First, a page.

Monday, October 25, 2010

Namaste - I bow to you

A word most of us wondered what it meant (and maybe still do), when we first heard it. Maybe it was in your first yoga class, maybe you heard it in a song, or maybe somebody greeted you with the word namaste. I use it at the end of my yoga class, and a lot of times I have new students asking me what it stands for.

Today, after visiting a good friend and borrowing some CDs to copy, I came up on this word again. This time a whole CD was devoted to this word! In its cover it had a beautiful description, and after doing some more research, I added on to the text... 

In much of the world, people do not shake hands when they meet. They may hug formally or kiss one another on the cheek, as in some parts of Europe and the Arab states. They may bow softly, eyes turned to the ground, as in Japan and China. One Hawaiian greeting consists of placing the nostril gently beside that of the person being greeted, a kind of sharing of the breath of life, or prana.

For hindus and now for many others as well, the greeting choice is namaste, the two hands pressed together and held near the heart with the head gently bowed as one says, "namaste." In Sanskrit namas means "bow", and te means "to you". Thus namaste means "I bow to you." The hands held in union signify oneness, the bringing together of spirit and matter, or the self meeting the Self.

The namaste gesture also acts like a simple yogic asana, balancing and harmonizing our energies, keeping us centered, inwardly poised and mentally protected. It closes our aura, shielding us physically. In keeping us from becoming too externalized, thus we remain close to our intuitive nature, our more expanded being. It draws us inward for a moment.*

It is an expression of happiness. It is compromised of the activities of the hands (mudras), the mouth (mantras), and the mind (yoga). Thus namaste is equivalent to meditation that depends upon the relationship between these three. Namaste could just be casual or formal greeting, a cultural convention or an act of worship. Namaste means a declaration of submission..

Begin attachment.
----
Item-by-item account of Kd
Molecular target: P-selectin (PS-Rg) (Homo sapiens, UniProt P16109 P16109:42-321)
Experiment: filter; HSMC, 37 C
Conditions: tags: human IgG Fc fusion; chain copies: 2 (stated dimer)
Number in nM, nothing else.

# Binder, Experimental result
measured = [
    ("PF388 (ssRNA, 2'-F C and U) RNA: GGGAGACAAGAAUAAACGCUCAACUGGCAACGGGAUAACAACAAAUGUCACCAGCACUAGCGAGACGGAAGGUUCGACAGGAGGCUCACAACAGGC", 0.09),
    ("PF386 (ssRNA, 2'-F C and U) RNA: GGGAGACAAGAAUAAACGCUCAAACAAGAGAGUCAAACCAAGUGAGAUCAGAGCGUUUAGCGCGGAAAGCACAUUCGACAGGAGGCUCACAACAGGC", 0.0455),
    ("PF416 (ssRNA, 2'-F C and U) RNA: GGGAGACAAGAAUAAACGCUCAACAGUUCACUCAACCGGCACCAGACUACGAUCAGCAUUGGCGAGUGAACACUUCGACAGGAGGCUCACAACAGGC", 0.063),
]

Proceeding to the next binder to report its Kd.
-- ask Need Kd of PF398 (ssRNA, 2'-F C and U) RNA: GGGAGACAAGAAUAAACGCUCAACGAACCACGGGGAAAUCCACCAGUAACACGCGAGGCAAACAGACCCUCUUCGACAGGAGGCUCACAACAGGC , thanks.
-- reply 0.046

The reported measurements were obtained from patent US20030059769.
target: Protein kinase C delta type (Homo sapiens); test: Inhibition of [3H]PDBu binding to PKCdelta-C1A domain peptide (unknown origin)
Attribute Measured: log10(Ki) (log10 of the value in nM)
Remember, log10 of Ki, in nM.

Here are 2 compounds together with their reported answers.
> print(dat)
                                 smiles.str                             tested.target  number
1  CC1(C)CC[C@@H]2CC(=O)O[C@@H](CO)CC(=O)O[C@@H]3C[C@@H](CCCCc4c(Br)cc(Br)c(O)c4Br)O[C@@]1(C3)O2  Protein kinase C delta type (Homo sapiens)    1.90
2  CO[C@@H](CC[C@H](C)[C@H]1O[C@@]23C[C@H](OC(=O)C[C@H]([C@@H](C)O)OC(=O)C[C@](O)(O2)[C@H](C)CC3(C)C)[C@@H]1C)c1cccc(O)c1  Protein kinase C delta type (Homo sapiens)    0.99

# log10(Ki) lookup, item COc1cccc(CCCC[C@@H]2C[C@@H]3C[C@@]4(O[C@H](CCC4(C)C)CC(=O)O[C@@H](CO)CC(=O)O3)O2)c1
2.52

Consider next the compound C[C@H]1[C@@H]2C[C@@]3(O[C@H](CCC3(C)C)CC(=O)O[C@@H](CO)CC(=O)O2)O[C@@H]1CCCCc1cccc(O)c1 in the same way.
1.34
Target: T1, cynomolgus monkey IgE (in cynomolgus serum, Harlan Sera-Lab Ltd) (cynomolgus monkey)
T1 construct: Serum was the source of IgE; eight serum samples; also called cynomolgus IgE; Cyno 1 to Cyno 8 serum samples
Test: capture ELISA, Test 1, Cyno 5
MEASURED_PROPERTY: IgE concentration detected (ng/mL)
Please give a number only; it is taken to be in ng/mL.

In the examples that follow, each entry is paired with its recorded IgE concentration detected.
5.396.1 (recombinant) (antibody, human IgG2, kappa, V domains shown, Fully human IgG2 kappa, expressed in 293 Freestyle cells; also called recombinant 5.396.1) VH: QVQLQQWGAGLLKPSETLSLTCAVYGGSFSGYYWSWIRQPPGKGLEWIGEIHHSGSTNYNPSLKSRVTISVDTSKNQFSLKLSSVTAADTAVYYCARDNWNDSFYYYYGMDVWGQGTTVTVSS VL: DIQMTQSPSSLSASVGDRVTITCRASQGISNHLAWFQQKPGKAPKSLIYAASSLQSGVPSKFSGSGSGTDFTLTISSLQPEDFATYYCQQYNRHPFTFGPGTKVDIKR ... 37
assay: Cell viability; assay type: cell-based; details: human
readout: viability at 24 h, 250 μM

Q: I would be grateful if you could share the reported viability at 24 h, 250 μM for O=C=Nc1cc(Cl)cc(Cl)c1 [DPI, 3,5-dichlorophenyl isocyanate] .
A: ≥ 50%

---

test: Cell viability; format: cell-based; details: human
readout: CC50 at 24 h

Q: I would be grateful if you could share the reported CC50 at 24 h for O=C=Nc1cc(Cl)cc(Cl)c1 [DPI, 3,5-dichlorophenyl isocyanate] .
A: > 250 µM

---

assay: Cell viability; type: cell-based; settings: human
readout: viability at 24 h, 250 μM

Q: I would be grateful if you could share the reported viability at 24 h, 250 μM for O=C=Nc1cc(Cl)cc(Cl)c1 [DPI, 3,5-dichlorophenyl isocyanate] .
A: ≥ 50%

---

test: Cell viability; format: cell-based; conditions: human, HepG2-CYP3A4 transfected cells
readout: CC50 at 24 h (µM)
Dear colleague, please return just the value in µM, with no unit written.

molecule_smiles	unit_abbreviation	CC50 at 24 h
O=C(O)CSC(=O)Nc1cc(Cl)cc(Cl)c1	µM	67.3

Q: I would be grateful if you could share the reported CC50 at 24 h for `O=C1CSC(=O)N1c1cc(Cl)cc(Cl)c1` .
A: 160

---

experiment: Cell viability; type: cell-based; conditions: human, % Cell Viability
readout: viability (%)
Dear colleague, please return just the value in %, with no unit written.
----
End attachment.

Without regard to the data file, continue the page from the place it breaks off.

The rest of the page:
Therefore, Namaste is not just a word, but it is a feeling and expression in one's heart.


*Excerpt courtesy of Hinduism today,

Monday, October 11, 2010

The five pillars of yoga

Right exercise - mostly yoga & spin

Right breathing - going back to my breath, and various pranayama exercises.

Right thinking - trying my best, and for the most part I'm good. But... Sometimes I do slip...

Right nutrition - love to shop good food, to cook for friends and family, to eat yummy healthy food! Now if I could just stay away from Swedish candy too...

Right relaxation - I love shavasana and most days I even fit a yoga nidra in for about 30 min:) At night though... It's nice and quiet, I can get all the million things that I want done accomplished, and oooops it's way past my bedtime again!!

Goodnight all!

P.S. Do any of these need more attention in your life? If so, aim to make changes that will get you there. Example, buy more fresh fruit and vegetables when you go food shopping the next time, do 10 more minutes of yoga every day or start a meditation class.
Good luck to you, good luck to me too! :)

Wednesday, October 6, 2010


"Now, if it so happens that you have decided to progress and if you enter the path of yoga, then a new factor intervenes. As soon as you want to progress, you immediately meet the resistance of everything that does not want to progress both in you and around you. And this resistance naturally expresses itself in all the thoughts that correspond to it." - The mother

Ok, I'm back...

I will give it another try. I will try better this time. I'm not stuck in the house because of a blizzard. It's just a new beginning. Another start. Hope for a good one. Actually, I will make it a good one! Here we go!